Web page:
A hierarchy can also outline career paths to follow within an organization. Having a structure that shows executive, managerial, and supervisory positions can help you evaluate your career goals and what steps to take to reach your desired hierarchy level. For example, a nonprofit's hierarchy can inform entry-level employees they need to gain supervisory or managerial experience before becoming executives. Executives and managers also use it to motivate employees who show managerial or supervisory potential to perform at higher productivity levels.

Helps communications

A hierarchy helps to establish efficient communication within a company, especially as an organization's size increases. For example, having a hierarchy can help in disseminating information from executives to entry-level employees. This way, executives can convey messages, policies, or ideas without contacting all employees. Similarly, a hierarchy ensures entry-level employees can express their concerns or ideas without meeting all managers or executives, if they report to a leader.

Related: Developing Proficient Organization Skills

Helps employees understand the organization's structure

A well-defined hierarchy also helps employees understand the organization better. For example, knowing the hierarchy can help them identify who to contact to schedule meetings, resolve conflicts, find out more about promotions, or discuss business ideas. It can also help employees know who to receive guidance from in an organization.

Types of hierarchy in an organization

Review the common types of organization hierarchies to determine the best option for an organization:

Traditional hierarchy

A traditional organization hierarchy has an individual at the top of the corporate structure. In companies, this hierarchy starts with the CEO, followed by all company executives, directors, managers, supervisors, and employees. With this hierarchy, communication is typically between the employment level above and below your position. For example, suppose you're a maintenance supervisor in a company that operates on a traditional hierarchy. You can expect to communicate with the maintenance manager, who is one step above your hierarchy level, and maintenance technicians, who are a step below.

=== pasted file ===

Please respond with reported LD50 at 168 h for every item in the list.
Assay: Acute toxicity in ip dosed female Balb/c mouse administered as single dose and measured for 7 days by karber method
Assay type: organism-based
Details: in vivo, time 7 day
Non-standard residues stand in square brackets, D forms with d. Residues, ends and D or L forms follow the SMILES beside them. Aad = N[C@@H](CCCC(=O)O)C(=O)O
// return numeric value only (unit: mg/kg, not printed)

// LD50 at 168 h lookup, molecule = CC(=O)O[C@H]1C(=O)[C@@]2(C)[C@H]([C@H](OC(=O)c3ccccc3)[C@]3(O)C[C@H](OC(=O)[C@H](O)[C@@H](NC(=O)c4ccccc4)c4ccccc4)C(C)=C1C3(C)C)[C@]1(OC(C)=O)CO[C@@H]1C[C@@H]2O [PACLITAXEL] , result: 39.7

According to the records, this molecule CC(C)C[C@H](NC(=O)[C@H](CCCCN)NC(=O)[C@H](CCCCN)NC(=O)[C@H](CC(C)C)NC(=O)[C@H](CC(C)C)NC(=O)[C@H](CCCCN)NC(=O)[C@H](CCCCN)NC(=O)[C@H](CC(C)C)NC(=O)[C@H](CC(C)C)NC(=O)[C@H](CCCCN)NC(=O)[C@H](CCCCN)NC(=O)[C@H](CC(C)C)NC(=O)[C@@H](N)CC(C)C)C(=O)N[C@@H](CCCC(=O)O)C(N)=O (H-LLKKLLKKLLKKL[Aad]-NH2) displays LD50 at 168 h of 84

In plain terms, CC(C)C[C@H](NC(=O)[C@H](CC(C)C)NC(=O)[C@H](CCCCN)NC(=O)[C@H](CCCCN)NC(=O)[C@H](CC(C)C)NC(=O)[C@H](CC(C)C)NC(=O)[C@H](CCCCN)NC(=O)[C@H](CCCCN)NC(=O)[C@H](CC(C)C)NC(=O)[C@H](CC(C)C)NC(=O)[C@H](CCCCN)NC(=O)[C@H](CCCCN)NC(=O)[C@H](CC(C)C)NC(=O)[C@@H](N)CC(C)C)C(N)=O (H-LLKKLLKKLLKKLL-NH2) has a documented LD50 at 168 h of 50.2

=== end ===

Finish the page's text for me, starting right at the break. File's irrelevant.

This hierarchy can help you understand your purpose within an organization and contribute to its success. It also makes visualizing potential career paths easier.

Functional hierarchy

A functional hierarchy focuses on work roles within an organization grouped by employee functions. For example, a business may have employees working in the sales department as others handle the organization's human resources needs. Each department has its directors and managers who report to the same executives. For example, a company's sales manager and human resources manager may report to the vice president.

Functional hierarchies can have a varying number of management and leadership positions, depending on the company's size. For example, a startup may have two employees in the human resources department. As the company grows, it can introduce new departments with unique managers.

Read more: 10 Manager Responsibilities in a Functional Organization

Divisional hierarchy

A divisional hierarchy is a structure that involves grouping an organization based on geographic location, products, or target markets. For example, a company may have a division for products tailored to children and one for teenagers. With this hierarchy, each division has a reporting structure and unique departments and resources. For example, the division for children's products may have its IT, marketing, and sales departments separate from the same departments of the division for teenage products.